approach really enables the new field of location proteomics, which
describes and relates the location of proteins within cells," said
Murphy, a professor of biological sciences, machine learning, and
biomedical engineering. "This work should provide a more thorough
understanding of cellular processes that underlie disease."
Using this approach to spot a protein cluster could help scientists
identify a common protein structure that enables those proteins to
gather in one part of the cell, according to Murphy. Getting this
information is critical to foil a disease like cancer, where you might
want to identify and disable part of a tumor cell's machinery needed to
process proteins for cancer growth.
"Our tool represents a step forward because it is based on standardized
features and not on features chosen by the human eye, which is
unreliable. By automating the clustering of proteins inside cell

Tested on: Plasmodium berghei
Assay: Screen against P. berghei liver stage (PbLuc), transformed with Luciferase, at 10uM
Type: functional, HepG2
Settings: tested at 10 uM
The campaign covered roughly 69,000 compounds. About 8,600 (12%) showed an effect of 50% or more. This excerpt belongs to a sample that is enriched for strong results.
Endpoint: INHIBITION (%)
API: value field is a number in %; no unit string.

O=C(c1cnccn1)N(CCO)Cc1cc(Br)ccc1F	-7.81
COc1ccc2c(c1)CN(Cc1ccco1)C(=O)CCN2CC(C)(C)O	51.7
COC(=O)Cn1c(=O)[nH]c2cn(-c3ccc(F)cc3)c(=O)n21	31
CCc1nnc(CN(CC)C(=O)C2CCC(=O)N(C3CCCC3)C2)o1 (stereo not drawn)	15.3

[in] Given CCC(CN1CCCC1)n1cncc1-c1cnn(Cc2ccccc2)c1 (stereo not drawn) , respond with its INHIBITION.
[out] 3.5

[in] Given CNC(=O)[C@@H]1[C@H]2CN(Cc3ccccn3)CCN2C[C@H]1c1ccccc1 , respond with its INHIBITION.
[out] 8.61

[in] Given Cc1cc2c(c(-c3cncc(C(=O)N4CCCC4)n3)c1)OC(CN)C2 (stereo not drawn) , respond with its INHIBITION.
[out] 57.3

images, we also can study thousands of images fast, objectively and
without error," Murphy said.
Murphy's tool has two key components. One is a set of subcellular
location features (SLFs) that describe a protein's location in a cell
image. SLFs measure both simple and complex aspects of proteins, such
as shape, texture, edge qualities and contrast against background
features. Like fingerprints, a protein's SLFs act as a unique set of
identifiers. Using a set of established SLFs, Murphy then developed